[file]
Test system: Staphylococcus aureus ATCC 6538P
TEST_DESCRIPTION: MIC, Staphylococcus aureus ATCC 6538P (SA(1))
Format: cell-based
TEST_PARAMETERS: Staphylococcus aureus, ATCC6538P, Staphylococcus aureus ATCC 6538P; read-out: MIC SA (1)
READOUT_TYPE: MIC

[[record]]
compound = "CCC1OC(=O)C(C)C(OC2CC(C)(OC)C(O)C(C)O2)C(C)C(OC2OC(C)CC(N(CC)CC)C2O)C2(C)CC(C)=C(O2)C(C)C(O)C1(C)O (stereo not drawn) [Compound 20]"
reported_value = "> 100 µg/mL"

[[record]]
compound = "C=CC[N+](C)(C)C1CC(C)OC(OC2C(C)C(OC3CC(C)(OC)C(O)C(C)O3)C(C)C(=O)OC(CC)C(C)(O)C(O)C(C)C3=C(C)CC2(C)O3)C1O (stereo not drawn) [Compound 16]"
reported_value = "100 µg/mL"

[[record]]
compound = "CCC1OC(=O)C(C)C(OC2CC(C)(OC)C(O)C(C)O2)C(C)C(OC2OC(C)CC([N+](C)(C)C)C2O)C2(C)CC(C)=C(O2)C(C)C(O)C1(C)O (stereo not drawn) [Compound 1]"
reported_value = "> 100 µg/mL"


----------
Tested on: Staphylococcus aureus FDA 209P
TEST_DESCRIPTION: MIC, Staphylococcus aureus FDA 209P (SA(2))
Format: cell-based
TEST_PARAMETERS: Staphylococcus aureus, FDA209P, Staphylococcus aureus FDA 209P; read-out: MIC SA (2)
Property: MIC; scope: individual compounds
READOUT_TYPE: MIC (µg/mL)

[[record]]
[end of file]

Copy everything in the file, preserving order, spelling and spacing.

Test system: Staphylococcus aureus ATCC 6538P
TEST_DESCRIPTION: MIC, Staphylococcus aureus ATCC 6538P (SA(1))
Format: cell-based
TEST_PARAMETERS: Staphylococcus aureus, ATCC6538P, Staphylococcus aureus ATCC 6538P; read-out: MIC SA (1)
READOUT_TYPE: MIC

[[record]]
compound = "CCC1OC(=O)C(C)C(OC2CC(C)(OC)C(O)C(C)O2)C(C)C(OC2OC(C)CC(N(CC)CC)C2O)C2(C)CC(C)=C(O2)C(C)C(O)C1(C)O (stereo not drawn) [Compound 20]"
reported_value = "> 100 µg/mL"

[[record]]
compound = "C=CC[N+](C)(C)C1CC(C)OC(OC2C(C)C(OC3CC(C)(OC)C(O)C(C)O3)C(C)C(=O)OC(CC)C(C)(O)C(O)C(C)C3=C(C)CC2(C)O3)C1O (stereo not drawn) [Compound 16]"
reported_value = "100 µg/mL"

[[record]]
compound = "CCC1OC(=O)C(C)C(OC2CC(C)(OC)C(O)C(C)O2)C(C)C(OC2OC(C)CC([N+](C)(C)C)C2O)C2(C)CC(C)=C(O2)C(C)C(O)C1(C)O (stereo not drawn) [Compound 1]"
reported_value = "> 100 µg/mL"


----------
Tested on: Staphylococcus aureus FDA 209P
TEST_DESCRIPTION: MIC, Staphylococcus aureus FDA 209P (SA(2))
Format: cell-based
TEST_PARAMETERS: Staphylococcus aureus, FDA209P, Staphylococcus aureus FDA 209P; read-out: MIC SA (2)
Property: MIC; scope: individual compounds
READOUT_TYPE: MIC (µg/mL)

[[record]]